In most cases, I would say that integration tests, also nicely called in-between tests, give us the best set of tradeoffs. They verify that a few layers/components of our system/application work together and they are relatively easy to write, read, understand, maintain and change. Additionally, they do not take that long to run too. Especially considering the fact that we can combine integration tests with contract tests and get the same level of confidence that E2E tests bring, without their complexity and often (not always) fragility and brittleness. For backends, it means that we can write integration + contract tests of both our APIs and topics/queues. For frontends, we can write in-browser tests using tools like Playwright or Cypress with mocked backend, but generated based on its API specification (contract). These are both our integration tests, we do real http requests and render UI in the browser, and contract tests - backend is mocked, but its schema is generated based on the real and correct specification.

Sometimes, we do have a complex piece of code that does one, isolated, specialized thing. It can also have many edge cases worth testing. If this is so, we might just test a happy path and a few basic cases in our integration tests, but write extensive unit tests of that isolated function/object to patch our integration tests. That is also another wise thing to do. We can patch our integration tests with unit tests. Every time something gets too complicated to test thoroughly in integration tests, it becomes too slow to write or run, we might write a few unit tests to close this gap.

When we write specialized tools or libraries, it might make more sense to focus on unit tests. It depends exactly on what we create, but if we expose a specialized set of functions similar to those in standard libraries like:

function quickSort(elements: number[]): number[];

function mergeSort(elements: number[]): number[];

function capitalize(text: string): string;

If they are used mostly in isolation, it makes tremendous sense to unit test them extensively. We might just add a couple of integration tests, where we test a few repeated cases of objects/functions collaborating with each other, and that is all we need.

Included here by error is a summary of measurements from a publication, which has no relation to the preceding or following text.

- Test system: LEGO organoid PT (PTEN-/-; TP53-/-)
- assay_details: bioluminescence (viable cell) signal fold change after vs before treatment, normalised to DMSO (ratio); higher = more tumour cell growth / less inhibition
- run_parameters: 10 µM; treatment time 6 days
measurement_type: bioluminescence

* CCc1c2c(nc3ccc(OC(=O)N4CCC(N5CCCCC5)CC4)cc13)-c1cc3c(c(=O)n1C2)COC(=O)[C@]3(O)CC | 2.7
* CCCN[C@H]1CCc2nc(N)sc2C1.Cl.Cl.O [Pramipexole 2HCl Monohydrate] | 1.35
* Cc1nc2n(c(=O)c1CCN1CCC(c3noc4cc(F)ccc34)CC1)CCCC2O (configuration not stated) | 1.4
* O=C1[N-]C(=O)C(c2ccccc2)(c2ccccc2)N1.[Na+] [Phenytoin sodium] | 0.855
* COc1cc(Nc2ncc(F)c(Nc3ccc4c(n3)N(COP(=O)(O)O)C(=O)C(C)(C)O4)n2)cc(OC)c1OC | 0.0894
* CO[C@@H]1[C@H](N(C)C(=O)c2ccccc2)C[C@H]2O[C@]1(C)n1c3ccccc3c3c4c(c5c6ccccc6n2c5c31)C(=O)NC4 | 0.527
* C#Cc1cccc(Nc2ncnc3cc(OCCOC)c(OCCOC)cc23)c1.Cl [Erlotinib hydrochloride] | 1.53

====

Conclusion

As we have learned, tests are a crucial component of the software development process. They secure the present and future correctness of our code, help us understand it, promote good design of the codebase and support its evolution as the requirements change, if done correctly. If done badly, they give us a false impression of correctness and hamper future changes and evolution. Let's then do them correctly, by focusing on how our software is used in reality, and not on vanity metrics like 90%+ code coverage. If we succeed at that, we can rest assured that our software works right now and will work in the future as we continue to change it.

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  1. Integration tests of REST API in Java 21
  2. E2E tests of the UI in Playwright
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Notes and resources

  1. Maybe E2E tests are not a good idea:
    1. https://www.youtube.com/watch?v=QFCHSEHgqFE
    2. https://pactflow.io/blog/proving-e2e-tests-are-a-scam
    3. https://www.stevesmith.tech/blog/end-to-end-testing-considered-harmful
  2. Maybe we do not need to write so many unit tests:
    1. https://kentcdodds.com/blog/write-tests
    2. https://tyrrrz.me/blog/unit-testing-is-overrated
  3. Grug on testing: https://grugbrain.dev/#grug-on-testing
  4. Contract testing:
    1. Specmatic: https://specmatic.in
    2. Pact: https://docs.pact.io
    3. Prism: https://stoplight.io/open-source/prism
    4. Spring Cloud Contract: https://www.baeldung.com/spring-cloud-contract
    5. About contract testing for microservices: https://www.youtube.com/watch?v=Fh8CqZtghQw
  5. Integration/E2E tests tools:
    1. Cypress: https://www.cypress.io
    2. Playwright: https://playwright.dev
    3. Testcontainers: https://testcontainers.com
    4. WireMock: https://wiremock.org
    5. Mocks Server: https://www.mocks-server.org
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If you have valuable feedback, questions, comments, or you just want to get in touch, shoot me an email at [email protected].

See you there!